There is nothing in the whole episode that reveals a jot of innocence on the part of Judas Iscariot for which he can be justified. It was David who, quoting an ancient proverb, said: “Wickedness proceedeth from the wicked.” (1 Samuel 24:13) And Jesus Christ himself said: “A good man out of the good treasure of the heart bringeth forth good things: and an evil man out of the evil treasure bringeth forth evil things.” – Matthew 12:35
The fact that it was foretold earlier that Jesus Christ would be betrayed and killed was not a licence or mandate given anyone by God to do so. The Almighty God knowing the end from the beginning only revealed through His prophets what His Son would suffer in the world during his mission of redemption.
Furthermore, it was shown in the prophecies that those who would betray and kill Jesus Christ were evil doers. Therefore whoever was not wicked could not have been an object upon whom such prophecies could fulfil.
The point, which must not be overlooked, is that Judas and others who took part in the betrayal and crucifixion were not acting out of good will. It was not because they believed that through the death of Jesus Christ blessing would come to mankind they slew him. Judas was avaricious and so he wanted silver at all costs. It was on this consideration he betrayed our Lord and Saviour. The chief priests, the scribes and Caiaphas, the high priest, as well as their followers whose hatred for Jesus Christ all along was not concealed were envious because of his fame which was growing more and more. Their intention, therefore, was to kill him and put an end to his activities which they feared was making “all men believe on him.” It is stated that when the Passover feast was near “…the chief priests and scribes sought how they might kill him; for they feared the people.” (Luke 22:1, 2) Well, if their intention was good, and they believed that by killing Jesus Christ they were doing a good work for the benefit of the human race, why should they fear the people?
What is more, it is clearly stated in the Bible that Judas Iscariot was inspired by the devil and so he could not have acted with a godly motive. Here is the record: “Then entered Satan into Judas surnamed Iscariot, being of the number of the twelve. And he went his way, and communed with the chief priests and captains, how he might betray him unto them. And they were glad, and covenanted to give him money. And he promised, and sought opportunity to betray him unto them in the absence of the multitude.” – Luke 22: 3-6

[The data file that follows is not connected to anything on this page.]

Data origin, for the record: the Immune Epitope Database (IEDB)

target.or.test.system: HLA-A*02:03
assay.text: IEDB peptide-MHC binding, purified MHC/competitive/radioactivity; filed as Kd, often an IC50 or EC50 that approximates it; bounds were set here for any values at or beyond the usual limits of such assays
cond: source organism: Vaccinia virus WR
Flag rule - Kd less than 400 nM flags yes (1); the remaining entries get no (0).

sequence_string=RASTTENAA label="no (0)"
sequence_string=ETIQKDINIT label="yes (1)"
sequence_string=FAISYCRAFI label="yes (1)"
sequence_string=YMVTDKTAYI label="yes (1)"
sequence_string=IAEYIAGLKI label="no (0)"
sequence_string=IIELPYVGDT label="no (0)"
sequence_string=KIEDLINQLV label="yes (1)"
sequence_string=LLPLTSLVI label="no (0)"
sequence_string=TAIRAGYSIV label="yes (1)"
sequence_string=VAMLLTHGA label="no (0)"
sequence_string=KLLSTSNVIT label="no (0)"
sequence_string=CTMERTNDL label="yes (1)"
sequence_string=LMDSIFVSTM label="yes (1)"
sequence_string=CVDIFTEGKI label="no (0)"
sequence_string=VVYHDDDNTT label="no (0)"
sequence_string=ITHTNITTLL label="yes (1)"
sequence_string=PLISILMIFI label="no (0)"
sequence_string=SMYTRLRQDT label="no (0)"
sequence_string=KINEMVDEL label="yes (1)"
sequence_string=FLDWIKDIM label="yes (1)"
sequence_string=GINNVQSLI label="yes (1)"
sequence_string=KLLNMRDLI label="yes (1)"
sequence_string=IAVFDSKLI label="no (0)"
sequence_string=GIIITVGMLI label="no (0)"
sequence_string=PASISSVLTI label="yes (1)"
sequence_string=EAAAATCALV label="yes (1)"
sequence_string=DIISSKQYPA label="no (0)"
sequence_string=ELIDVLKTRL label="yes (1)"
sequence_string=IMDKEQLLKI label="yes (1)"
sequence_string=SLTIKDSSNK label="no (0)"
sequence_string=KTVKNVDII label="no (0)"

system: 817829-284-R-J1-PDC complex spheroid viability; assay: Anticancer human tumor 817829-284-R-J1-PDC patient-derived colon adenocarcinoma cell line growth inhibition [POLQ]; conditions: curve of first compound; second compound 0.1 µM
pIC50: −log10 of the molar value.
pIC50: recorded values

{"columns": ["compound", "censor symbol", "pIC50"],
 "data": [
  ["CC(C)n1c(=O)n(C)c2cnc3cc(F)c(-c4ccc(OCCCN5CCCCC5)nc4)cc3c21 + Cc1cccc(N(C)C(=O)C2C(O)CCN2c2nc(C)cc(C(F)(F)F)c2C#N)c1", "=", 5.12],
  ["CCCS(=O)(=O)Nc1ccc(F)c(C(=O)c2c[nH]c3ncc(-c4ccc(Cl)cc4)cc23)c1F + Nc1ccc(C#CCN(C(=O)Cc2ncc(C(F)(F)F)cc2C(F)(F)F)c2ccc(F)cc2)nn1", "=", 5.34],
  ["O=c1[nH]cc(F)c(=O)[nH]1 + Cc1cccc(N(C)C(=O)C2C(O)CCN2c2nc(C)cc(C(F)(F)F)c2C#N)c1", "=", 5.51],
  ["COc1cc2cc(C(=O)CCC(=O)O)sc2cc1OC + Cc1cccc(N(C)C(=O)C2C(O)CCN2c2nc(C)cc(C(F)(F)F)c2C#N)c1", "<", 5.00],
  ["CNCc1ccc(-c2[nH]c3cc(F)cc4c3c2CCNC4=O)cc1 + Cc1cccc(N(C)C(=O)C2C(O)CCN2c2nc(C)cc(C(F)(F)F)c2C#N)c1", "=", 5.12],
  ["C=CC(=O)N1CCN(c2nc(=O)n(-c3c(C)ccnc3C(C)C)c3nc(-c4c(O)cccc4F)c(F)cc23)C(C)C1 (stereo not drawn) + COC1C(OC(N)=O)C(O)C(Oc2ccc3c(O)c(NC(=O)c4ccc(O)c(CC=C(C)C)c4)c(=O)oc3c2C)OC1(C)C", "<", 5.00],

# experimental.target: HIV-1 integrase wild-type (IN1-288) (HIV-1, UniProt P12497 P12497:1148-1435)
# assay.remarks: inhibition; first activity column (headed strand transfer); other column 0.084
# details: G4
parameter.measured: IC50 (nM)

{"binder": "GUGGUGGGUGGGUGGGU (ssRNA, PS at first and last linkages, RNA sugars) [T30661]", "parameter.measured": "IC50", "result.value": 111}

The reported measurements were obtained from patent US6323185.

If what Judas was up to was good it was not Satan that should have entered him but the Holy Spirit. That his offence was grave there can be no doubt. Jesus who is the Redeemer and Saviour saw no good in Judas Iscariot’s motive, and he declared: “The Son of man goeth as it is written of him: but woe unto that man by whom the Son of man is betrayed! It had been good for that man if he had not been born.” – Matthew 26:24
In the long run Judas himself realized that he had sinned and he acknowledged his guilt as it is written: “Then Judas, which had betrayed him, when he saw that he was condemned, repented himself, and brought again the thirty pieces of silver to the chief priests and elders, saying I have sinned in that I have betrayed the innocent blood. And they said. What is that to us? See thou to that. And he cast down the pieces of silver in the temple, and departed, and went and hanged himself. And the chief priests took the silver pieces, and said, it is not lawful for to put them into the treasury, because it is the price of blood.” – Matthew 27:3-6
Since Judas had pleaded guilty and confessed that he had sinned by betraying the innocent blood, it is therefore ridiculous for anybody to stand as his advocate to justify his nefarious deed. It is a sin to justify the wicked. King Solomon, in his Proverbs, stated: He that justifieth the wicked and he that condemneth the just, even they both are abomination to the LORD.” – Proverbs 17:15
The priest themselves said that it was not lawful to put the pieces of silver returned by Judas into the treasury “because it is the price of blood.”
If Judas Iscariot had done well by betraying our Lord, he would not have committed suicide thus adding sin to sin. Consequent upon his heinous crime he was deposed from his high office or post of the heavenly calling and was replaced by another.
Addressing the disciples after the ascension of Jesus Christ and before the day of Pentecost, St. Peter said concerning Judas Iscariot that: “Men and brethren, this scripture must needs have been fulfilled, which the Holy Ghost by the mouth of David spake before concerning Judas, which was guide to them that took Jesus. For he was numbered with us, and had obtained part of this ministry. Now this man purchased a field with the reward of iniquity; and falling headlong, he burst asunder in the midst, and all his bowels gushed out. And it was known unto all the dwellers at Jerusalem; insomuch as that field is called in their proper tongue, Aceldama, that is to say, The field of blood.” – Acts 1:16-19
Continuing St. Peter declared: “For it is written in the book of Psalms, Let his habitation be desolate and let not man dwell therein: and his bishoprick (office of overseer) let another take.”- Verse 20
Before lots were cast to choose Judas’s successor, the disciples prayed so that the person chosen by God “may take part of this ministry and apostleship, from which Judas by transgression fell, that he might go to his own place.” (Acts 1:24, 25) From this it can also be seen that the apostles and other disciples knew that Judas was a transgressor who deserved not the grace of salvation but whose portion is damnation. And Jesus Christ referred to him as “the son of perdition”. – John 17:12
Judas Iscariot sinned against the light or the Holy Spirit and for that reason there is no forgiveness for him. – Matthew 12:31, 32
On the whole, for betraying the Prince of life, the Redeemer of mankind, Judas Iscariot was not justified.